She Whose Name Shall Be a Blog

She Whose Name Shall Be a Blog

From the land

red haired girl from the bog Patricia Monaghan

“What I know of the spirit, I have learned not from books but from the land. Ireland is a great teacher, for it harks back to a pre-Cartesian world where mind and body and spirit were not yet artificially divided. Similarly, nature and humanity are not separated there.”

These words, from Patrician Monaghan, were among many quotable references in her book Red-Haired Girl from the Bog. When I heard, in 2012, that she had passed, I was devastated. I would never get to meet her. I would never get to read more of her writings on Ireland.

So I take what I can, these beautiful words from her time in Ireland. I take the lessons of conviviality, of living in community, of being a steward to the land.

May we take these lessons and connect with our own land, learn from the place where we are rooted. Instead of drinking the day away, let’s listen to the sound of a waning winter. Let’s welcome spring. Here in Illinois, it’s slow in coming, but coming nonetheless. What a lesson in patience. What a lesson from Ireland, from Patricia. What is your land teaching you?

_________________________

Fleshy Mess

image

 
The sun only rose once,
so I stepped to the edge,
right there were the wilderness began,
and listened to the caws.
It was a becoming,
a metamorphosis
as I joined them high in the trees.
“Learn their language,”
the voice rang out.
And it was easy.
It was easy to walk away from humanity,
to have feathers for a change.
Until I realized that I was not the beautiful Ibis,
I was not the ephemeral beauty
gliding through golden light.
I was the crow, and I always would be.
I’d return to my flesh and be a human crow.
They’d make men of straw to scare me off.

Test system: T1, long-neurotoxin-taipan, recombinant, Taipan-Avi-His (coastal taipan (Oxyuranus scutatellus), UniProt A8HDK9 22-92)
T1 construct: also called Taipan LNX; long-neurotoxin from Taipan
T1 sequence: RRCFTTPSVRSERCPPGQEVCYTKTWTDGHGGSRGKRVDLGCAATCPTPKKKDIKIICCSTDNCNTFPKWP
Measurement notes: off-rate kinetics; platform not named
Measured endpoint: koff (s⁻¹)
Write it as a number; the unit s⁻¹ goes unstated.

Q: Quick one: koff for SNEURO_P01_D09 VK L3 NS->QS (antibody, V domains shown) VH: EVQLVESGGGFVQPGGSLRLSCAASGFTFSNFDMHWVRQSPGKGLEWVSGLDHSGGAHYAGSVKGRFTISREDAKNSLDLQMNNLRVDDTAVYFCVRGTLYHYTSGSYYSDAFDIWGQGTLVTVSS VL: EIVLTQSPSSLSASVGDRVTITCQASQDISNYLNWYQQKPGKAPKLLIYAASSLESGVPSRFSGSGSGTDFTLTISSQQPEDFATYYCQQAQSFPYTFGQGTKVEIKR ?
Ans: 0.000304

Or maybe I’d just be another fleshy mess,
watching the sun circle me.

Goddess Grove free all weekend!

GG

 

Get your  copy of Goddess Grove, free all weekend!

Muira Brennan must break her town’s curse with her dad’s rosary in one hand and a witch’s spell in the other; maybe the answer isn’t as simple as she thought.

When divorcée Muira Brennan moved her kids to the suburbs, she wasn’t expecting to encounter the magic of Goddess Grove. Can there be hope after loss? Can love break a curse? As Muira juggles her floral business, her children, and her new love interest, Aaron, she is unprepared to add magical abilities to the list. She can’t help but be drawn into her family’s witchcraft, especially when Aaron’s life may depend on it. The mysteries of a family curse, a town ghost, and haunting visions become more manageable as Muira finds help from Aviva, the enchanted young chef and Zoraida, the wise professor. To save their loved ones, the maiden, mother, and crone must end the town’s curse in the enchantment of Goddess Grove.

tailorfairy

Make Your Own Clothes

Knitting Blooms

Video Podcast about all things Knitting!

theopengridbook

Ideas, projects, recipes and general scribbles from my gridbook

Agujas

The Art of Knitting

Me in Stitches

My life in stitches.

NIL Knitting

All things knitting in Northern Illinois

Howard Gardner

Hobbs Professor of Cognition and Education / Harvard Graduate School of Education

Roseann Grove

(pagan) creative writing, exploring the banes of existence.

The Goddess Grove

A sacred space online

hecatedemeter

Undermining the Patriarchy Every Chance I Get. And I Get a Lot of Chances (Copyright Preserved)

Alecia Writes

The coat rack is to your right.

Journeying to the Goddess

Journey with me as I research, rediscover and explore the Goddess in Her many aspects, forms and guises...

Unintentionally Vegan

Fish are friends, not food.

Humanistic Paganism

A community of Humanistic and Naturalistic Pagans

The Matt Walsh Blog

Absolute Truths (and alpaca grooming tips) **Facebook.com/MattWalshBlog

Maya Decipherment

Ideas on Ancient Maya Writing and Iconography

The Girl in the Little Black Dress

Natalie. 16. Fashion Blogger.

Follow

Get every new post delivered to your Inbox.

Join 437 other followers

%d bloggers like this: